“Flight of Contrasts,” Greg’s September Flying Carpet column & photos

“Hopefully we won’t get clobbered by an F16,” said Jean. Our eyes darted anxiously outside the cockpit while traversing western Arizona’s Bagdad 1 Military Operations Area (MOA).

Jean had a business meeting in sunny San Diego, so we’d delightedly packed our swimsuits for this welcome excursion from our chilly mountain town of Flagstaff.

“You’re beneath the military airspace at that altitude,” said the Albuquerque Center controller, but his words were only slightly reassuring. Our chart showed the MOA floor at the higher of 7,000 feet above sea level or 5,000 feet above ground – here over mountainous terrain, who knew whether fighter jockeys could interpret that ragged bottom any better than we could. But to bypass the massive chunk of airspace would require a huge detour.

Soon after emerging, we found ourselves flying the trackless Mojave Desert. As the hours rolled by, Jean and I contemplated the austerity of this route, including 200 miles of barrens with hardly a road, much less any airport in sight. Just two fragments of civilization would break the remote crossing – a checkerboard sliver of green lining the Colorado River, and lonely Interstate 10 between Blythe and Palm Springs, California.

Otherwise, nothing passed our windows but low and leaden mauve-hued mountains drifting in an endless ocean of golden sand. Continue reading my September column, “Flight of Contrasts,” here. (Please allow a moment for the story to load.)

Above: A checkerboard sliver of green divides the Mojave Desert along the Colorado River southwest of Parker, Arizona. See more photos here.

©2010 Gregory N. Brown

If you enjoyed this story, you’ll love Greg’s book, Flying Carpet: The Soul of an Airplane. Autographed copies available!

3 thoughts on ““Flight of Contrasts,” Greg’s September Flying Carpet column & photos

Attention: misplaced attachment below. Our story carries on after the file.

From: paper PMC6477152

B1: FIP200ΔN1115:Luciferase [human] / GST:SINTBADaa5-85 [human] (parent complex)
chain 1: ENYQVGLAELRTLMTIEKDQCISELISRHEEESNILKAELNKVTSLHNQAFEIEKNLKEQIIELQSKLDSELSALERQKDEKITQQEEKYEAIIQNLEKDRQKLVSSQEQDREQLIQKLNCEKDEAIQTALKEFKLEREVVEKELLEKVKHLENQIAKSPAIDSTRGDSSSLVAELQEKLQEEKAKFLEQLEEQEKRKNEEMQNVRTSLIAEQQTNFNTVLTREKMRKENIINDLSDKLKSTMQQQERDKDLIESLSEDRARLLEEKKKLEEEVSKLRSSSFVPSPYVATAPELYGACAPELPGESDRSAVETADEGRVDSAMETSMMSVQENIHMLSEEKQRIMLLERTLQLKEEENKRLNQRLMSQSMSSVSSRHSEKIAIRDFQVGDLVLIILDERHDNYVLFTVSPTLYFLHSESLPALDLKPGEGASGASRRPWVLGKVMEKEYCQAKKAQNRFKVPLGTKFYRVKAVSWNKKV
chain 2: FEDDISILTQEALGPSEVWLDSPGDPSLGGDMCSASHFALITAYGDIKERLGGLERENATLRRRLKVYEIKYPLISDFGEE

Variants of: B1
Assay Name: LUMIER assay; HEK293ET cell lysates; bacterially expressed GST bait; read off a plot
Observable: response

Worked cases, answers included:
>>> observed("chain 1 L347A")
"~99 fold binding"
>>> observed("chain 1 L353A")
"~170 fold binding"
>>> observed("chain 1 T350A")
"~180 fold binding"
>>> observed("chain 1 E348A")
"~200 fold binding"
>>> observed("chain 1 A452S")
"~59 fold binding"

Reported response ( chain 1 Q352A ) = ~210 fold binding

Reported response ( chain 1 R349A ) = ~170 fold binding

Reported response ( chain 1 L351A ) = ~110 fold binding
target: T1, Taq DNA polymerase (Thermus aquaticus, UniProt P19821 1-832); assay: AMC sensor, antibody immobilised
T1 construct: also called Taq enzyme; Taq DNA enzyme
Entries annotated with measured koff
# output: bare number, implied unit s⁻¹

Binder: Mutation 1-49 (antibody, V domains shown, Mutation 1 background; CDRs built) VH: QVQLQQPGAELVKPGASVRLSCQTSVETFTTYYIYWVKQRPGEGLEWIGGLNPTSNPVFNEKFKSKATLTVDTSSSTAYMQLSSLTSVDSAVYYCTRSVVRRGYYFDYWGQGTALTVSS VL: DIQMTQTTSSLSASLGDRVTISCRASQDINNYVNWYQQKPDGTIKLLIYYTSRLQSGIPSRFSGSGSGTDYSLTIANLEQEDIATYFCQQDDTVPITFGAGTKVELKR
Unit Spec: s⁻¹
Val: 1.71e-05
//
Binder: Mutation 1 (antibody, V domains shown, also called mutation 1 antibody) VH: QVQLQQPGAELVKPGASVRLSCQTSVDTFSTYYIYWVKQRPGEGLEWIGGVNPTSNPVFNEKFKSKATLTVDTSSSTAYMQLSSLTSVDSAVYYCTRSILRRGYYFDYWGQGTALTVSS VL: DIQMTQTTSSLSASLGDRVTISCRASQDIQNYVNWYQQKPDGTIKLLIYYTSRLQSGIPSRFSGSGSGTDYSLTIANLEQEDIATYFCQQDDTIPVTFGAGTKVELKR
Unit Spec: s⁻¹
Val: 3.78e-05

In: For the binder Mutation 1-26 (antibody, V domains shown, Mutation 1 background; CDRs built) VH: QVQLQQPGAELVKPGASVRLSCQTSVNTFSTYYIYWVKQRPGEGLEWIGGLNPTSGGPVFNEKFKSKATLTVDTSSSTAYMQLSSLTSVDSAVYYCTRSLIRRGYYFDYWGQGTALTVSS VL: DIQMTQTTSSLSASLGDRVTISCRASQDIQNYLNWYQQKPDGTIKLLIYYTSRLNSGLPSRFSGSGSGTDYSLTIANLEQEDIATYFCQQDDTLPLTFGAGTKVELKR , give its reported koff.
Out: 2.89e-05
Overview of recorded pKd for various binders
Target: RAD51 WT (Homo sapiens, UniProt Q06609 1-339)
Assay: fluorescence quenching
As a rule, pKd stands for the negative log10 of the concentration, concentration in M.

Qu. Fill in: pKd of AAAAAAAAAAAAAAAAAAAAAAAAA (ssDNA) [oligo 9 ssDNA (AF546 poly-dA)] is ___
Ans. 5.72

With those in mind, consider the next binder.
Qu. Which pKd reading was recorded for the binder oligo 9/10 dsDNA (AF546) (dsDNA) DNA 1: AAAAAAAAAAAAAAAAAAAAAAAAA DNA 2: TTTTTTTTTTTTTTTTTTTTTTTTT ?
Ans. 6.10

1. This was a great article! We have been to Mongomery Field in San Diego, however, only by car! We went there to visit John and Martha King and King Schools. It was a great time! One of our sons lives in San Diego, so we get down there now and then, usually flying commercial (ugh). I remember flying over the Salton Sea and was impressed by the blue you described in your article. As I said before, reading your articles gets me right where you are! Great job!

    1. Thank you, Linda! Aren’t the Kings wonderful people? And while there, did you meet King Schools’ president, Dave Jackson? Also a great guy and a good buddy of ours. It’s about time you and Glenn started planning a flight to San Diego in your own airplane. Stop in and see us on your way!

  2. Yes, the Kings are delightful. They were so gracious and welcoming! Wish we could have spent an entire day with them!

    No, we didn’t meet Dave, but I have no doubt he is a good guy!

    A flight to San Diego sounds like fun. We purchased a sectional for that area! Maybe when I retire and have plenty of time. We have driven there by way of Flagstaff when we stopped there to visit the Grand Canyon, which was quite impressive. We wanted to go on one of those flights they have, but the day we were there was extremely windy, so they canceled all flights – wise decision making.

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